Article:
Richard Murphy is an interesting accountant. That's a sentence I don't write very often! Murphy has been quietly gaining a reputation as a commentator on what is happening in our economy and wider society from the perspective of taxation. Now, this doesn't sound riveting but just consider these two observations.
First, the Greek financial crisis is partly - if not mainly - a crisis of the non-payment of tax by the rich, by businesses and, by example, of anyone who can get away with it. If government coffers are denied income, spending will inevitably lead to problems.
Second, that the £50bn evaded or avoided by UK tax payers - corporate and individual - would go quite a long way to solving our own deficit problems without punishing the poor for the sins of the wealthy.
I believe that paying tax is a sign that we love our neighbours - as Paul says in Romans 13:6-7 as he reflects on what it means to love one another. So, I confess that I read the article and commentary by Nick Cohen in yesterday's Observer with my jaw in my breakfast cereal this morning (you can read it here and here).
In short, he is reporting a pretty significant spat in the House of Commons over the behaviour of the head of the Inland Revenue. MPs on the Public Accounts Select Committee have accused Dave Hartnett of lying to them and called on Gus O'Donnell, the cabinet secretary, to sack him. Why? Because he has cut deals enabling some of the richest institutions in the UK so they can avoid paying billions of pounds worth of tax. The list of beneficiaries includes Goldman Sachs and Vodafone. The fact that he has enjoyed 107 lunches over the past two years with large corporations, the big four accountancy firms and countless merchant and investment adds to the picture of a somewhat cosy relationship between Britain's tax collector-in-chief and many of the groups who pay little or no tax.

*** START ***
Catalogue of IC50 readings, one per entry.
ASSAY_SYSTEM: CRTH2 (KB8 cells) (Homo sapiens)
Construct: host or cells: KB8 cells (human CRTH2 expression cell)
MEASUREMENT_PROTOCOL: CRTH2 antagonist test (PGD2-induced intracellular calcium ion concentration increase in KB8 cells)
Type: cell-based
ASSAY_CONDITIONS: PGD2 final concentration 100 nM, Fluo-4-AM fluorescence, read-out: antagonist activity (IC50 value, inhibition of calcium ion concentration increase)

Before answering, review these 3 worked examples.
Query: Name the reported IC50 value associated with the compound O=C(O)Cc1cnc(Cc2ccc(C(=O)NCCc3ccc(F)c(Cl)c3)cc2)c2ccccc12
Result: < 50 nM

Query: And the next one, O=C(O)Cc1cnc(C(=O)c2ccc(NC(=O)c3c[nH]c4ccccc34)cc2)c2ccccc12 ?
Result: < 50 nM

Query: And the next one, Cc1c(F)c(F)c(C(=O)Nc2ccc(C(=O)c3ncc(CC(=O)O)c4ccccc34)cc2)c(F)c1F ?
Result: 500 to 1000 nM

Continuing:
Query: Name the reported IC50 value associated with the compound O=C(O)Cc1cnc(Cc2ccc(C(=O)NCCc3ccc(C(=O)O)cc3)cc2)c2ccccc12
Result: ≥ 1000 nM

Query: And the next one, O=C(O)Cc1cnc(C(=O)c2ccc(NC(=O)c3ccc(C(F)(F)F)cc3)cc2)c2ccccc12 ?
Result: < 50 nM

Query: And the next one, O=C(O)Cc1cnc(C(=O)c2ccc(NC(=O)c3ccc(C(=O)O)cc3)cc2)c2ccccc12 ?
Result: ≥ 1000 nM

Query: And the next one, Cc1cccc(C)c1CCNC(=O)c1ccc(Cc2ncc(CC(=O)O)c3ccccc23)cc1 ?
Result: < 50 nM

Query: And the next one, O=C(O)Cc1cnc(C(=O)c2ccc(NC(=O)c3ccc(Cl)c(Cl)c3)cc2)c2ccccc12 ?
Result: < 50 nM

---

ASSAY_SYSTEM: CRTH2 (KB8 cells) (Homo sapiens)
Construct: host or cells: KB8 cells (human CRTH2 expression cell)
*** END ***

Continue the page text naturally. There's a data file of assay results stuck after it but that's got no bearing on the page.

This at a time when a number of PAYE customers of HMRC are being hounded for underpaid tax because the Revenue seems incapable of doing something as simple as programming its computers correctly. We should not be surprised if people lose faith in the tax system because they feel they are paying their due while those with influence and sharp-suited accountants are robbing us blind. Isn't this what has happened in Greece?
Which brings us back to Richard Murphy, a man who thinks that we need to bring capitalism back under democratic control. We need to note that he's not anti-capitalist (a term that is so devoid of meaning as to be completely useless in describing anything or anyone). He thinks that this begins (though doesn't end) with a just, accountable and transparent tax system where people and corporations pay what they owe. He blogs here and anyone interested in charting a way to a saner, more just society ought to read his stuff.